Harold House with the Kansas City Trade Group takes a look at how the markets are kicking off the end of the week trading day. Click below to hear KMZU’s Mandy Young talk with Harold House from the Kansas City Trade Group.
Lean hog contracts should open moderately higher, supported by residual buying and ongoing cash strength. The cattle complex is expected to stage a modest bounce following Thursday’s triple-digit break as traders cover shorts and take profits before the surfacing of cash business.
Cattle: Cash: Steady Futures: 10-30 Higher Live Equiv. $140.72 – $0.46
We’re not quite sure how short-bought cattle buyers made it all the way to Friday without securing additional inventory, but we can expect significant cash business to surface sometime between late morning and early afternoon. The bigger question may be whether or not they will be forced to match the bids of last week in order to move sufficient number. Opening bids should be around $122 to $123 in the South and $198 in the North. Nominal asking prices will be restated around $126 to $127 in the South and $202 to $203-plus in the North. Live and feeder futures are geared to open moderately higher, supported by short-covering and pre-cash positioning.
Hogs: Cash: Steady- $0.50 Higher Futures: 10-30 Higher Lean Equiv. $102.26 – $0.05
While the late-week cash hog trade may be a relatively slow affair, packer bids should retain their firm undertone. A sharper focus can now be trained on the Saturday kill, expected to a total between 180,000 and 182,000 head. Lean contracts should begin on a firm basis, powered by follow-through buying and the strong cash evidence.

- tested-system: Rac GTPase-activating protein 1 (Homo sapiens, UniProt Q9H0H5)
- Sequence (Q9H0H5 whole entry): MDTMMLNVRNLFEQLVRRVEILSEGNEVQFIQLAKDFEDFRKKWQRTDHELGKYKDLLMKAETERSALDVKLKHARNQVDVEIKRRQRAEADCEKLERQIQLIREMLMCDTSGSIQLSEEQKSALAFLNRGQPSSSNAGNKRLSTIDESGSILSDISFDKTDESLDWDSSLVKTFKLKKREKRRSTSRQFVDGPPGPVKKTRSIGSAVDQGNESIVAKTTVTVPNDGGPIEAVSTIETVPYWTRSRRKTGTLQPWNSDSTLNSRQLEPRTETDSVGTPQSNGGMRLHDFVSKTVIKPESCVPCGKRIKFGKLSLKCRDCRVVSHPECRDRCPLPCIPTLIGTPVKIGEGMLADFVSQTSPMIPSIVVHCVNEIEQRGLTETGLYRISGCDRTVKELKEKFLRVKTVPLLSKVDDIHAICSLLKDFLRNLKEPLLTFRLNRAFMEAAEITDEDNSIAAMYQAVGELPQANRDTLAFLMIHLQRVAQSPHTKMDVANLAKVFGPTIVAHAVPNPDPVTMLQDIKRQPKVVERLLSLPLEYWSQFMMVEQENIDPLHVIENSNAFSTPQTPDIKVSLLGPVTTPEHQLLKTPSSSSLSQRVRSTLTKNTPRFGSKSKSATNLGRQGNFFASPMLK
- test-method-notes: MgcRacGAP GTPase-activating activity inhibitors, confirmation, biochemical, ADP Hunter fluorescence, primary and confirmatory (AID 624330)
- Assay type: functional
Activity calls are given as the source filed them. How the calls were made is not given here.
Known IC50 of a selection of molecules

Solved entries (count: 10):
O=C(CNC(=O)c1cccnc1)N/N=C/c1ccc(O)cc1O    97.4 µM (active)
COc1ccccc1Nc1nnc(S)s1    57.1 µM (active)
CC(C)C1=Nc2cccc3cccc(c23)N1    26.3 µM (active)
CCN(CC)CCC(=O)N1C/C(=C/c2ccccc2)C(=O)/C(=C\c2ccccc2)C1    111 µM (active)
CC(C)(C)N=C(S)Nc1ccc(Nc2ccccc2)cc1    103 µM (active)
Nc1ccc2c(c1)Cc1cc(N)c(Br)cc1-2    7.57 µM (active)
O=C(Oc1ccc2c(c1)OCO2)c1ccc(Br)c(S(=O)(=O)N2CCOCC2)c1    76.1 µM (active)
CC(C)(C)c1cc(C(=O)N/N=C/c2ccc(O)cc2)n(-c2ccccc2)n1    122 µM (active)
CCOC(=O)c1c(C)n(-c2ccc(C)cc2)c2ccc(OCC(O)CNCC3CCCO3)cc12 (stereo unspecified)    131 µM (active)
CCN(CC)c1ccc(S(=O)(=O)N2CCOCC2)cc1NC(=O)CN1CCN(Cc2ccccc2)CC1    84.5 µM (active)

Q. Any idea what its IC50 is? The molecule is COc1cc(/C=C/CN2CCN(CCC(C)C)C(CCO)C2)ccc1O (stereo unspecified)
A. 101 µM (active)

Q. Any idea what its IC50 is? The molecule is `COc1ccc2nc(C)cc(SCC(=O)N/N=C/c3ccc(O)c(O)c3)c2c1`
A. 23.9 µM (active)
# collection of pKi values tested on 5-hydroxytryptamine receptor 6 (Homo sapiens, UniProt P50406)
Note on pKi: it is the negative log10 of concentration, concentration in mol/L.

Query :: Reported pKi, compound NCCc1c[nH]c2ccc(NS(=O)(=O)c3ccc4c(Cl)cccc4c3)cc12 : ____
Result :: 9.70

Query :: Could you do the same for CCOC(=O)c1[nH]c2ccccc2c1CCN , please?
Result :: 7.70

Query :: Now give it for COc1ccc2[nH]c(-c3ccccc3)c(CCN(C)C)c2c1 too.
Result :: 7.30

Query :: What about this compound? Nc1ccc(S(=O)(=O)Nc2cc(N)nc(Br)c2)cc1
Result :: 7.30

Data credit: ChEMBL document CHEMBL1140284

Corn and soybeans were higher for much of the overnight session with contracts trading near session highs early Friday morning. Wheat was under pressure once again on headlines that South Korea has joined Japan in suspending tenders on U.S. wheat, with the possibility that Taiwan could do the same. Soybeans at the Dalian Exchange were mixed while Malaysian palm oil contracts were higher.
Outside markets were mostly bearish with the U.S. dollar index up again, Dow Jones Industrial Average futures down, and metals and energies also under pressure. The Dow Jones Industrial Average closed 21.73 points higher Thursday at 15,324.53.The overnight session saw the Dow Jones futures trade 94-points lower, indicating U.S. stocks could see selling interest Friday. The overnight crude oil market was $0.59 lower at $93.02 while Brent crude was $0.51 lower at $101.68. The June gold contract lost $1.40 at $1,410.60, while the U.S. dollar index gained 0.313 at 83.355